0
We're unable to sign you in at this time. Please try again in a few minutes.
Retry
We were able to sign you in, but your subscription(s) could not be found. Please try again in a few minutes.
Retry
There may be a problem with your account. Please contact the AMA Service Center to resolve this issue.
Contact the AMA Service Center:
Telephone: 1 (800) 262-2350 or 1 (312) 670-7827  *   Email: subscriptions@jamanetwork.com
Error Message ......
Article |

Obesity in Children-Reply

LEWIS A. BARNESS, MD
Am J Dis Child. 1988;142(2):122. doi:10.1001/archpedi.1988.02150020016004.
Text Size: A A A
Published online

ABSTRACT

In Reply.—While it may be far out to think that there may be greater efficiency in conserving energy in some who gain weight with fewer calories and that this represents Darwinian improvement, I do believe that we should not be satisfied with an obvious explanation, thereby limiting thought processes.

I am delighted to read that Dr Kashani agrees that consumption of more calories and less activity results in obesity. This takes us to about 1890. I certainly do not argue that all practitioners should "consider advocating proper diet and moderate exercise."

Perhaps I erred in mentioning too many etiologic possibilities when I should have objected more clearly to the use of what I consider pejorative terms, especially when seeing and treating children, and I thank Dr Kashani for highlighting this. I did try unsuccessfully to think of better terminology. Even with the help of Stanley Garn, MD, who is a stellar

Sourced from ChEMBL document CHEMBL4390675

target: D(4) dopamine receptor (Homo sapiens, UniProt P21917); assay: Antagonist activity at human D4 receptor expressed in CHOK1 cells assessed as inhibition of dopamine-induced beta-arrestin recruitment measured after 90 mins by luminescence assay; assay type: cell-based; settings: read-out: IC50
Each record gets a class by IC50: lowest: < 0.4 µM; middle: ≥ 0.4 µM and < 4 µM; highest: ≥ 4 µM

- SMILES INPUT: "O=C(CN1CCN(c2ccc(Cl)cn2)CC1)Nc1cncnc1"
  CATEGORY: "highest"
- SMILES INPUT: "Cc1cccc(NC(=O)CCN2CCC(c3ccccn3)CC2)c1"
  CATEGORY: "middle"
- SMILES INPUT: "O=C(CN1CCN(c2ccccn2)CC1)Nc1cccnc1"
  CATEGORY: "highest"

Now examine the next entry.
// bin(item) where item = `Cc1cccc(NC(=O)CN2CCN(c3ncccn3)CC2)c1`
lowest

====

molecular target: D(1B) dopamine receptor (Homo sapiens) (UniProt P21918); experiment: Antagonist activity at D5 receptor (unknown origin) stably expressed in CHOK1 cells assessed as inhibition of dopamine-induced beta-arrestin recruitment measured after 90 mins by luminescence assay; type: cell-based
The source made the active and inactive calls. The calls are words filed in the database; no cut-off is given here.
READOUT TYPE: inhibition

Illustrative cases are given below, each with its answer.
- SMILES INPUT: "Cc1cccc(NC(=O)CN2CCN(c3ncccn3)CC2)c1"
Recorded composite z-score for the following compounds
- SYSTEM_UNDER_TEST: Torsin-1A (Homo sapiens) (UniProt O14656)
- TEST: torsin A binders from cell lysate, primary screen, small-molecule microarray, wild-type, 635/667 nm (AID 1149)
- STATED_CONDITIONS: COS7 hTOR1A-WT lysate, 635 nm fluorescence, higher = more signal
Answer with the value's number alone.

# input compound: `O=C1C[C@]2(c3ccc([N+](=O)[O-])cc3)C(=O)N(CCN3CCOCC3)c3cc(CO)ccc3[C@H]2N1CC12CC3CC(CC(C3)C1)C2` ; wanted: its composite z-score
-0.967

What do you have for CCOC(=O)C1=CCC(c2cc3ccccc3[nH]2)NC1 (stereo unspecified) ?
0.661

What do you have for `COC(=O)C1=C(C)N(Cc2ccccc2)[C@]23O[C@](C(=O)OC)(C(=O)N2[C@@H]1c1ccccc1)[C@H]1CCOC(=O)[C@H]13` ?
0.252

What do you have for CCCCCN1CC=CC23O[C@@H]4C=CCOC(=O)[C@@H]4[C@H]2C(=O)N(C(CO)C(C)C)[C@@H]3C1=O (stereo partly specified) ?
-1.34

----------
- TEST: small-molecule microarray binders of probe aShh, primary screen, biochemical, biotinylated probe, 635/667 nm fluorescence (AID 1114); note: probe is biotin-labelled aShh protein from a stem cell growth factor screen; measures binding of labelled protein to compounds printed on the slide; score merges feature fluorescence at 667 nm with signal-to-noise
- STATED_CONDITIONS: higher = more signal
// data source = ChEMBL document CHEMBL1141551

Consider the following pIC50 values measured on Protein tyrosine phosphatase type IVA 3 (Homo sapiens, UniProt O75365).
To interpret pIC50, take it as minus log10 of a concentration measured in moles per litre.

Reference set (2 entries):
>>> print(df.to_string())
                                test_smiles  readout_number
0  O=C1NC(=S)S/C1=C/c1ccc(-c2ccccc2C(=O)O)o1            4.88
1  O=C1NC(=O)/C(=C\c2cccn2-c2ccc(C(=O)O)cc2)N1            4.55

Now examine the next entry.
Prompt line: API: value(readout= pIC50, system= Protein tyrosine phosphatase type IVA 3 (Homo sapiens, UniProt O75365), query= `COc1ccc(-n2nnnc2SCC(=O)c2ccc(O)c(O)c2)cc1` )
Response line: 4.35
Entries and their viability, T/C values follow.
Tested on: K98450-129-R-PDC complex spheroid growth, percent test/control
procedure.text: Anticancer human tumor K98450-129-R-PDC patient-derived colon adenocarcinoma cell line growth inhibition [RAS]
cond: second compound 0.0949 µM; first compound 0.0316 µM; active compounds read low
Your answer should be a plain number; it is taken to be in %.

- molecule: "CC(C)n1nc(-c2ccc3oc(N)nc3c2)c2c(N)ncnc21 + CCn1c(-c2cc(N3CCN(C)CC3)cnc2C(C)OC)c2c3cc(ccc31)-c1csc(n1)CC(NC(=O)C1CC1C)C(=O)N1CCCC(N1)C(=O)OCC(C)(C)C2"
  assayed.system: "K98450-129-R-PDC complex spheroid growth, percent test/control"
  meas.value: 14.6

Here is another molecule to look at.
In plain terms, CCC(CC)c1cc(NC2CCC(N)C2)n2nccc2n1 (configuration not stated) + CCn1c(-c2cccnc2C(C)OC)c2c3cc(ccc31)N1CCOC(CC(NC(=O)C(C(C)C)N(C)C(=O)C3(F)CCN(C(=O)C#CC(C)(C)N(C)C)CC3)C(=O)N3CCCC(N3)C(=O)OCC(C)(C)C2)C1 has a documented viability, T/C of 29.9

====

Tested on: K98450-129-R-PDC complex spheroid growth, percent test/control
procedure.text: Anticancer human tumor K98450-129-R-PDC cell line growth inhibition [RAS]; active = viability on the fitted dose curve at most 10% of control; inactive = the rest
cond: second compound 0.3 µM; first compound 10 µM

Topics

Sign in

Create a free personal account to sign up for alerts, share articles, and more.

Purchase Options

• Buy this article
• Subscribe to the journal

First Page Preview

View Large
First page PDF preview

Figures

Tables

References

Correspondence

CME
Meets CME requirements for:
Browse CME for all U.S. States
Accreditation Information
The American Medical Association is accredited by the Accreditation Council for Continuing Medical Education to provide continuing medical education for physicians. The AMA designates this journal-based CME activity for a maximum of 1 AMA PRA Category 1 CreditTM per course. Physicians should claim only the credit commensurate with the extent of their participation in the activity. Physicians who complete the CME course and score at least 80% correct on the quiz are eligible for AMA PRA Category 1 CreditTM.
Note: You must get at least of the answers correct to pass this quiz.
You have not filled in all the answers to complete this quiz
The following questions were not answered:
Sorry, you have unsuccessfully completed this CME quiz with a score of
The following questions were not answered correctly:
Commitment to Change (optional):
Indicate what change(s) you will implement in your practice, if any, based on this CME course.
Your quiz results:
The filled radio buttons indicate your responses. The preferred responses are highlighted
For CME Course: A Proposed Model for Initial Assessment and Management of Acute Heart Failure Syndromes
Indicate what changes(s) you will implement in your practice, if any, based on this CME course.
Submit a Comment

Multimedia

Some tools below are only available to our subscribers or users with an online account.

Sign in

Create a free personal account to sign up for alerts, share articles, and more.

Purchase Options

• Buy this article
• Subscribe to the journal

Related Content

Customize your page view by dragging & repositioning the boxes below.

Jobs
brightcove.createExperiences();